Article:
Who Really Loses When PR Firms Get Cut?

Let’s suppose, for a moment, that you are the head of Communications for a division of a large, publicly held company headquartered on the East Coast. Your employer consistently ranks at or near the bottom of both the J.D. Power and University of Michigan ACSI customer satisfaction studies. Your industry is increasingly competitive and opportunities to tell your stories through traditional media are constantly shrinking. What move do you make entering 2010? Dump all of your local PR firms?

It sounds too ridiculous to be true, but that’s exactly what one executive did, with the company’s blessing, heading into this new year. This division’s communications department terminated its local agencies, including those in some of the company’s (and the nation’s) largest markets. Instead, it will rely solely on its relatively small and geographically far-flung in-house staff.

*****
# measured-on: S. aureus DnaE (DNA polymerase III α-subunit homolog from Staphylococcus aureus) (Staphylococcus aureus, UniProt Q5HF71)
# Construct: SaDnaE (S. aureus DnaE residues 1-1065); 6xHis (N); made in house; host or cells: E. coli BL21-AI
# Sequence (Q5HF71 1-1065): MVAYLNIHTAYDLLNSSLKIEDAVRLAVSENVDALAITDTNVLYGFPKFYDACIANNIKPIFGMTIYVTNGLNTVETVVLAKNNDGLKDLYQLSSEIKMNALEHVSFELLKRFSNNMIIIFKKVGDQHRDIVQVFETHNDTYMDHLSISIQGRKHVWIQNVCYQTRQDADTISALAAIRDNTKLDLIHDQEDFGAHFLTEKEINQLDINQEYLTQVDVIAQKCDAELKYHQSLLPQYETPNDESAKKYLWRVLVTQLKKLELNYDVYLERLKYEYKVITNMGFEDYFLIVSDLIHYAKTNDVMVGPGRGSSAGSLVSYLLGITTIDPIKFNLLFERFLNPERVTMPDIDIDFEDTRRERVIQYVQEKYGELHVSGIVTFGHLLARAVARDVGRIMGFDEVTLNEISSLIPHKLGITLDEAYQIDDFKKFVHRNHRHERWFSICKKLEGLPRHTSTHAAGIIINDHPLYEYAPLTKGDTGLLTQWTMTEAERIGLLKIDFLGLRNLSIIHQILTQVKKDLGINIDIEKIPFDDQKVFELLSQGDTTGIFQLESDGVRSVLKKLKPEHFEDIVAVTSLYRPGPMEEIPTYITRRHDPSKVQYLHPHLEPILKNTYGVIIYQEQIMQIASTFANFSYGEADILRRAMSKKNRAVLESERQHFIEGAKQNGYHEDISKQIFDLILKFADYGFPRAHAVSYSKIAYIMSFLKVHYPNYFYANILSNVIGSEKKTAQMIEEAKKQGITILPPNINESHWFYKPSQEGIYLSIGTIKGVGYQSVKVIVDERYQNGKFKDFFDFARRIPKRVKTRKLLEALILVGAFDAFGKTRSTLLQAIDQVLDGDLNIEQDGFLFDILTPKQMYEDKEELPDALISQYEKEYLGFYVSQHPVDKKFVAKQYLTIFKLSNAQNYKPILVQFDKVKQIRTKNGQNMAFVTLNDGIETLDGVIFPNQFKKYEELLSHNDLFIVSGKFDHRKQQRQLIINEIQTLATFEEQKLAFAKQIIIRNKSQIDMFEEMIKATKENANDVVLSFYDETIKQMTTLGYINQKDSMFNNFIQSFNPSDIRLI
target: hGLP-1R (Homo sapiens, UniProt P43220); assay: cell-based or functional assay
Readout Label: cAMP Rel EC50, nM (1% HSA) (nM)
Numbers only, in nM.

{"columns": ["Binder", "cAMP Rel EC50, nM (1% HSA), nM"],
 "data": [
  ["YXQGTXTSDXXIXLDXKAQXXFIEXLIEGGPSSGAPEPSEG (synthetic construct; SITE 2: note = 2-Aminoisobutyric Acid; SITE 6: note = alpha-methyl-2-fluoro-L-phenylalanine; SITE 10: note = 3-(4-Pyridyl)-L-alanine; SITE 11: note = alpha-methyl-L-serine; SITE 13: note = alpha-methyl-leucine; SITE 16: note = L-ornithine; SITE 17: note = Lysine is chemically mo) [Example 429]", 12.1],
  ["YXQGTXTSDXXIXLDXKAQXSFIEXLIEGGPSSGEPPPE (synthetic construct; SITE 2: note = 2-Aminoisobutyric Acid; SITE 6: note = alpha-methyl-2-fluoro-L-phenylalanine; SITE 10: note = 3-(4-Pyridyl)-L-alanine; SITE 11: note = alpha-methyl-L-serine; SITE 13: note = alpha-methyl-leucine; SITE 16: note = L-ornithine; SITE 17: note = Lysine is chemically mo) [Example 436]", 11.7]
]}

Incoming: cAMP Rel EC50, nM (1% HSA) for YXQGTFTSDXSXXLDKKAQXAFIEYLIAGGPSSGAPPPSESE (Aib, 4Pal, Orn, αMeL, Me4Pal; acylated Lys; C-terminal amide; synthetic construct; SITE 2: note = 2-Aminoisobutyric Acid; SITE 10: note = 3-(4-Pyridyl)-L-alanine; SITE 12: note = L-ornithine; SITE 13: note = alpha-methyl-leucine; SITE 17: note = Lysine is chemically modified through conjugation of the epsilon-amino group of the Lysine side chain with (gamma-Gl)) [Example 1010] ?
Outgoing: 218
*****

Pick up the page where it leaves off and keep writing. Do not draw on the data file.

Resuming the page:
So will this in-house staff, stripped of its largest set of resources, be equipped with the latest communications tools? Hardly. The mandate from the inside is right out of the PR Stone Age – more press releases, press conferences and “lunches with beat reporters.” I wish I was making this up.

What’s the issue? Normally, it’s money or a cultural reticence to work with outside firms. But not here. The company reportedly spent more than $4 million on Washington, DC lobbying firms alone in the first three quarters of 2009. Another newspaper story reports that the company used an 800-attorney New York law firm to handle a recent deal. We’re told that firm’s lawyers bill anywhere from $500-$1100 per hour. The report listed more than a half dozen partners who worked on the case.

After analyzing this situation, the answer is simple. This company just doesn’t care very much about communicating with its customers or the communities where it does business. That simply isn’t much of a priority anymore. The company makes this decision at its own peril. It’s an established fact that the most successful business-to-consumer companies are those that communicate best.

It’s certainly bad news for the agencies who have lost their contracts, even though they have performed well under challenging circumstances. But it’s worse news for the in-house staff now asked to do their jobs with far fewer resources and unrealistic expectations. The agencies can replace the revenue. But the in-house employees are stuck working for a company that no longer appreciates what they do for a living.